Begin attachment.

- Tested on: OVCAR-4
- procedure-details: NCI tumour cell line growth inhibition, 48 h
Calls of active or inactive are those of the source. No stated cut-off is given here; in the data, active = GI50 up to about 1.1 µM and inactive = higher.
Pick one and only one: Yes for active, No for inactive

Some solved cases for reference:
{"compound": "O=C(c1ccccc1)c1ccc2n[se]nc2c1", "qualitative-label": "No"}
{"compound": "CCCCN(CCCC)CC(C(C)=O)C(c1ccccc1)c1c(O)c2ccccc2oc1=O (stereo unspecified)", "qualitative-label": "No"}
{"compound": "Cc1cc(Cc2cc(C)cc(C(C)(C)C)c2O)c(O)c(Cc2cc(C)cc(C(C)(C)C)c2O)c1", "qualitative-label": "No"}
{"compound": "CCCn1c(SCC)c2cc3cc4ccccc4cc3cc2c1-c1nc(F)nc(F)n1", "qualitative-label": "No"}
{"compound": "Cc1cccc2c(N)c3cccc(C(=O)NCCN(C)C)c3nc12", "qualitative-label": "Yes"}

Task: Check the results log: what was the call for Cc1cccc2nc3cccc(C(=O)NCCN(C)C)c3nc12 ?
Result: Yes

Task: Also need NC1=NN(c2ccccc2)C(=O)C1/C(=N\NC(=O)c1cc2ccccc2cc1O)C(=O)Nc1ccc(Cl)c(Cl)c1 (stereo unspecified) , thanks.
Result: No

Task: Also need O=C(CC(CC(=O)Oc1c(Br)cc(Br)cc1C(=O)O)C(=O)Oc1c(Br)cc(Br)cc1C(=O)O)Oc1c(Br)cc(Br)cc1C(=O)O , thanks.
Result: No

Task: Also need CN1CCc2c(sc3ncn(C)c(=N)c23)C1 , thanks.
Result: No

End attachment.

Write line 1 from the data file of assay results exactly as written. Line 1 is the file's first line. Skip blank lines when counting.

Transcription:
- Tested on: OVCAR-4